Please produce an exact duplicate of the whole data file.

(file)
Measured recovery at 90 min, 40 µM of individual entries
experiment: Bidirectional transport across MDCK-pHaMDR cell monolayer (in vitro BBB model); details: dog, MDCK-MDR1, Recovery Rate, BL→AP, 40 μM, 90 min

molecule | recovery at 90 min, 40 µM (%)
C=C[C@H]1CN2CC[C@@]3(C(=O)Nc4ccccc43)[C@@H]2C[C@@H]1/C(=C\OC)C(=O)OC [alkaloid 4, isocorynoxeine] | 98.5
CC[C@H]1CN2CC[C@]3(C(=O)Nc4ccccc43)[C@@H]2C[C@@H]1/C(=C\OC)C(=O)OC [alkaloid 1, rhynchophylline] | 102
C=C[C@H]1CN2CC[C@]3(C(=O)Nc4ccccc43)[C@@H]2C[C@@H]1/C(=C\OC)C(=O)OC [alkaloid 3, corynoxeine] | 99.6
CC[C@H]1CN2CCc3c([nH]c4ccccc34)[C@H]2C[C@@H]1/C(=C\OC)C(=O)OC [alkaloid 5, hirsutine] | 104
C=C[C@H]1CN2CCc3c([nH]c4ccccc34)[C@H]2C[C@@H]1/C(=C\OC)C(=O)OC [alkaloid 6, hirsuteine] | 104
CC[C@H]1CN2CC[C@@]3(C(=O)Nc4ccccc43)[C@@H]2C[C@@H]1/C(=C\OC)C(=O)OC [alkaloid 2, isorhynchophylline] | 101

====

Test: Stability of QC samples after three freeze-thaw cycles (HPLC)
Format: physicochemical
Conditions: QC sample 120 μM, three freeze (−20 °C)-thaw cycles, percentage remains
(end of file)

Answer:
Measured recovery at 90 min, 40 µM of individual entries
experiment: Bidirectional transport across MDCK-pHaMDR cell monolayer (in vitro BBB model); details: dog, MDCK-MDR1, Recovery Rate, BL→AP, 40 μM, 90 min

molecule | recovery at 90 min, 40 µM (%)
C=C[C@H]1CN2CC[C@@]3(C(=O)Nc4ccccc43)[C@@H]2C[C@@H]1/C(=C\OC)C(=O)OC [alkaloid 4, isocorynoxeine] | 98.5
CC[C@H]1CN2CC[C@]3(C(=O)Nc4ccccc43)[C@@H]2C[C@@H]1/C(=C\OC)C(=O)OC [alkaloid 1, rhynchophylline] | 102
C=C[C@H]1CN2CC[C@]3(C(=O)Nc4ccccc43)[C@@H]2C[C@@H]1/C(=C\OC)C(=O)OC [alkaloid 3, corynoxeine] | 99.6
CC[C@H]1CN2CCc3c([nH]c4ccccc34)[C@H]2C[C@@H]1/C(=C\OC)C(=O)OC [alkaloid 5, hirsutine] | 104
C=C[C@H]1CN2CCc3c([nH]c4ccccc34)[C@H]2C[C@@H]1/C(=C\OC)C(=O)OC [alkaloid 6, hirsuteine] | 104
CC[C@H]1CN2CC[C@@]3(C(=O)Nc4ccccc43)[C@@H]2C[C@@H]1/C(=C\OC)C(=O)OC [alkaloid 2, isorhynchophylline] | 101

====

Test: Stability of QC samples after three freeze-thaw cycles (HPLC)
Format: physicochemical
Conditions: QC sample 120 μM, three freeze (−20 °C)-thaw cycles, percentage remains